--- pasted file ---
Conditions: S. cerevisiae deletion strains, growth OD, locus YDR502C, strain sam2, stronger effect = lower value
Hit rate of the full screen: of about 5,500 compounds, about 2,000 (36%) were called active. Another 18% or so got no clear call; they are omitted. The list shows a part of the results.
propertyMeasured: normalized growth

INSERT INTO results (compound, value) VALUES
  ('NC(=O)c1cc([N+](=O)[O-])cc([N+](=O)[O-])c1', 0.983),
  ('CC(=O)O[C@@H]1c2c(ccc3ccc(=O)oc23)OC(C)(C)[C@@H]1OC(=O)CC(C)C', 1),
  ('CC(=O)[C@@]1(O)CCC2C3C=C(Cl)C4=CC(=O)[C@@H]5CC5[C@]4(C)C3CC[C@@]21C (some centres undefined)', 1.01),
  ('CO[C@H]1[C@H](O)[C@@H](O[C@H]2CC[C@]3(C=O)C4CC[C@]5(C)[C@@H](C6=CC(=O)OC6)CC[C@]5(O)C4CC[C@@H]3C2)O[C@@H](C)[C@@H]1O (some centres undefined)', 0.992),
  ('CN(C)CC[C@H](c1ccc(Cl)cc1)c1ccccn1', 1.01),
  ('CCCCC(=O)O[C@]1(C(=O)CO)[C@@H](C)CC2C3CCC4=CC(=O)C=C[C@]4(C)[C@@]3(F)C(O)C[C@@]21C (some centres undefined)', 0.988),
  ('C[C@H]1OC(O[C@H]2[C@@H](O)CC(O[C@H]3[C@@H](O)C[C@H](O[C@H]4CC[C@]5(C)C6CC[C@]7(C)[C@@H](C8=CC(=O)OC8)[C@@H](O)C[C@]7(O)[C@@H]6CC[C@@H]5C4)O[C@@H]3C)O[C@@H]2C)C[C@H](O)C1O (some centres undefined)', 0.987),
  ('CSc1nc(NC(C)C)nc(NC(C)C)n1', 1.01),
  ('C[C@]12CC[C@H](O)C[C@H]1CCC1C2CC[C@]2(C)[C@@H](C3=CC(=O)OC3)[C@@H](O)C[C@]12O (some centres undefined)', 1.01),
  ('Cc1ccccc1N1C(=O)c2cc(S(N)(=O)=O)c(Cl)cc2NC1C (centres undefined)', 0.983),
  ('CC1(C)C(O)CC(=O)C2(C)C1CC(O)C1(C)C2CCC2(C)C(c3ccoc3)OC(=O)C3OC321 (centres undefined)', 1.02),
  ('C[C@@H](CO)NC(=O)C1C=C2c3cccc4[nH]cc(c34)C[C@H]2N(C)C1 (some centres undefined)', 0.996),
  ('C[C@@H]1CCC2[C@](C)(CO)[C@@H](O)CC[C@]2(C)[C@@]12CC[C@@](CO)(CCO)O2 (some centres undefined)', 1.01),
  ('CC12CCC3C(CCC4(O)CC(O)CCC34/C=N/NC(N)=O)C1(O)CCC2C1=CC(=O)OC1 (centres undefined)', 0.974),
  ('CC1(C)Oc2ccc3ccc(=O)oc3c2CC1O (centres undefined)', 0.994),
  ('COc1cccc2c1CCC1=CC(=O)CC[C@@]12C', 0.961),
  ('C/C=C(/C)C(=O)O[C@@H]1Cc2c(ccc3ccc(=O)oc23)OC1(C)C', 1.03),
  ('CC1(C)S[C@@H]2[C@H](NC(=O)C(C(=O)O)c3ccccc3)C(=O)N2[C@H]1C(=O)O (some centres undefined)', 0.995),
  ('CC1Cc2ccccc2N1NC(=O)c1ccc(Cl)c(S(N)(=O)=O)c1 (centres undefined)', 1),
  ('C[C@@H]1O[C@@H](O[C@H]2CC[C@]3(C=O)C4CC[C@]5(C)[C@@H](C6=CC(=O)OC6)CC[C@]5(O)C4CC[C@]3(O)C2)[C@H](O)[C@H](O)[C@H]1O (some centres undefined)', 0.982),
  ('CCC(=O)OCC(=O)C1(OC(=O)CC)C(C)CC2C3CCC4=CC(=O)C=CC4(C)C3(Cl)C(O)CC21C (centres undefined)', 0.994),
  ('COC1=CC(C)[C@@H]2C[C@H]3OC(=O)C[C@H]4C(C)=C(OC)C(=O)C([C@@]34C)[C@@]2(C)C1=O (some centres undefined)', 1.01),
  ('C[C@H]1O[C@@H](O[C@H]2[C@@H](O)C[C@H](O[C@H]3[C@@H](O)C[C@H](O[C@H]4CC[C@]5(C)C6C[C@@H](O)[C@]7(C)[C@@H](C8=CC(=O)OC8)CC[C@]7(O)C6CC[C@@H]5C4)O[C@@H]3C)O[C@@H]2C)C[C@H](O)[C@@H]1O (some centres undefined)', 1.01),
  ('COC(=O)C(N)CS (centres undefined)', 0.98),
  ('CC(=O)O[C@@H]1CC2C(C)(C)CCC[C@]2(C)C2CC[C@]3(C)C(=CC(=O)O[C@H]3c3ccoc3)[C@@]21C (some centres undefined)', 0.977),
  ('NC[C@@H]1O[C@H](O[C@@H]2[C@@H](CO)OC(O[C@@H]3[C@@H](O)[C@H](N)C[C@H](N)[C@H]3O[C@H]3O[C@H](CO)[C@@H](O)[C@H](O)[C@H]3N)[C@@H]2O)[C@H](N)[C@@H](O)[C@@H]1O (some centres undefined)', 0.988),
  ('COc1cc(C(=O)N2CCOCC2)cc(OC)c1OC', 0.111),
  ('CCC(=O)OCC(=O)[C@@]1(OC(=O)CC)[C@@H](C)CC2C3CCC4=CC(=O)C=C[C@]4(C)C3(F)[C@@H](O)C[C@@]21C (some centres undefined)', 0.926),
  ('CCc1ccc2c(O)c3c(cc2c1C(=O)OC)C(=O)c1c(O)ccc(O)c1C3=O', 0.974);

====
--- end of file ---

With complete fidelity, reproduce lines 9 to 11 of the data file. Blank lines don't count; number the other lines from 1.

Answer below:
  ('CN(C)CC[C@H](c1ccc(Cl)cc1)c1ccccn1', 1.01),
  ('CCCCC(=O)O[C@]1(C(=O)CO)[C@@H](C)CC2C3CCC4=CC(=O)C=C[C@]4(C)[C@@]3(F)C(O)C[C@@]21C (some centres undefined)', 0.988),
  ('C[C@H]1OC(O[C@H]2[C@@H](O)CC(O[C@H]3[C@@H](O)C[C@H](O[C@H]4CC[C@]5(C)C6CC[C@]7(C)[C@@H](C8=CC(=O)OC8)[C@@H](O)C[C@]7(O)[C@@H]6CC[C@@H]5C4)O[C@@H]3C)O[C@@H]2C)C[C@H](O)C1O (some centres undefined)', 0.987),